‘Our Idiot Brother’ is indie comedy-by-numbers
Our Idiot Brother
Written by David Schisgall and Evgenia Peretz
Directed by Jesse Peretz
When is an indie not an indie? According to the Independent Spirit Awards, all it takes is a budget that falls short of the $20-million mark to qualify for that status, but while you’re watching something like Our Idiot Brother ($5 million, in case you were wondering), the distinction can seem meaningless. Here’s a movie that, while intermittently amusing, feels just as test-marketed, assembled by committee, and carefully calibrated for easy consumption as any Hollywood contemporary – just aimed at a slightly more “discerning” crowd.
Paul Rudd stars as the titular figure, a bearded, pathologically agreeable pseudo-hippie named Ned, who winds up in jail for a spell after selling pot to a uniformed policeman. Following his release, his three sisters – Miranda (Elizabeth Banks), Liz (Emily Mortimer) and Natalie (Zooey Deschanel) – react with differing levels of weariness. Miranda, a Vanity Fair with a perhaps-too-caring neighbor (Adam Scott), uses him for odd jobs, which winds up placing her in a professional bind. Liz is the dedicated homebody, saddled with a pretentious prat of a husband (prattery expert Steve Coogan) and a stressful home life, and hardly needs the added stress of an overgrown child in a house with two conventional ones. Natalie is enjoying a stable relationship with her girlfriend Cindy (Rashida Jones), but Natalie’s wild-girl tendencies threaten to upend that unit as well – unless Ned can patch things up, of course.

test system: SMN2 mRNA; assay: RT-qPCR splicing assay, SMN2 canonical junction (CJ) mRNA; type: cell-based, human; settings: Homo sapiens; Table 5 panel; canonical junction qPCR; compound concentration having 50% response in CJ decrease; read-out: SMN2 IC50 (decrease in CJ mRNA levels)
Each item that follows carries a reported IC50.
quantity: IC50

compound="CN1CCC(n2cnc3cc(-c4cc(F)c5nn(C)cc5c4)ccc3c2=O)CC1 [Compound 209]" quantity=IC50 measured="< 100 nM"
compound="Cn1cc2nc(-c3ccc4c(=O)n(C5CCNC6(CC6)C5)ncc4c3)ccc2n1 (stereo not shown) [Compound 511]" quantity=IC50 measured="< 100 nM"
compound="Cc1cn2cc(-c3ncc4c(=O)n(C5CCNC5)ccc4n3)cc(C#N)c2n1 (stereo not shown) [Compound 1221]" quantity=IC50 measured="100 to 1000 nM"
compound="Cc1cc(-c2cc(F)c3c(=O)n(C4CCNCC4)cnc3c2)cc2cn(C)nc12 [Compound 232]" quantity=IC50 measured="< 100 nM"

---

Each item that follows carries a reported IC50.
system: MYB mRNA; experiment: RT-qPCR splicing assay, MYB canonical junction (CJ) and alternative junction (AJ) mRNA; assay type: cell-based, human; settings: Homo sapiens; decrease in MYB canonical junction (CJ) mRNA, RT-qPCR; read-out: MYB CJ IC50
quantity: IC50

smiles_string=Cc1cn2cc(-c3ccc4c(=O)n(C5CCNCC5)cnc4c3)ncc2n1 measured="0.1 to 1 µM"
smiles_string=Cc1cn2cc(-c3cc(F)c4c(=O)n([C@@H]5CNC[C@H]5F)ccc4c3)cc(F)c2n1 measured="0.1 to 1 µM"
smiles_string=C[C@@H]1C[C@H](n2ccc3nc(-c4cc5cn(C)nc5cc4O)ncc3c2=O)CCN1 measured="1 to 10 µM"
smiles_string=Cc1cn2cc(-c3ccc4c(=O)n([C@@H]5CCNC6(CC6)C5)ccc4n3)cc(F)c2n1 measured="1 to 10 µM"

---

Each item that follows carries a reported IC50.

Brother‘s obsessive sense of inclusiveness is a key part of the feeling of prefabrication. Ned’s three sisters are entirely distinct in terms of career choices, living situations, sexual orientation, and ideology, and are all even further removed from Ned than they are from each other. As a result, they never feel like a genuine family with a shared history; instead they feel more like a viewer-sensitivity checklist. The fact that the family is made up entirely of the superstars of television comedy and indie dramedy doesn’t help matters, either; Banks in particular feels wasted and seems to be operating in 30 Rock autopilot. Having Joes and Deschanel as a couple reeks of geek wish fulfillment; again, this would not have been with the right execution, but the pairing never feels remotely real.
Still, Brother is not a total loss. Rudd does fine work as Ned, toning down his natural snark levels in order to effectively portray a genuinely likeable hero. Though they don’t get enough scenes together, Mortimer and Coogan are the film’s most believable pair, succinctly capturing both sides of a rapidly failing marriage. For all the rote plot points at work, Brother does manage a few wry laughs, many of them courtesy of supporting player TJ Miller, whose forbidden bromance with Rudd feels like the foundation for a funnier movie. Mostly, though, Brother is perfectly happy to leave stones unturned and feathers unruffled, having left no discernible impression in any particular direction.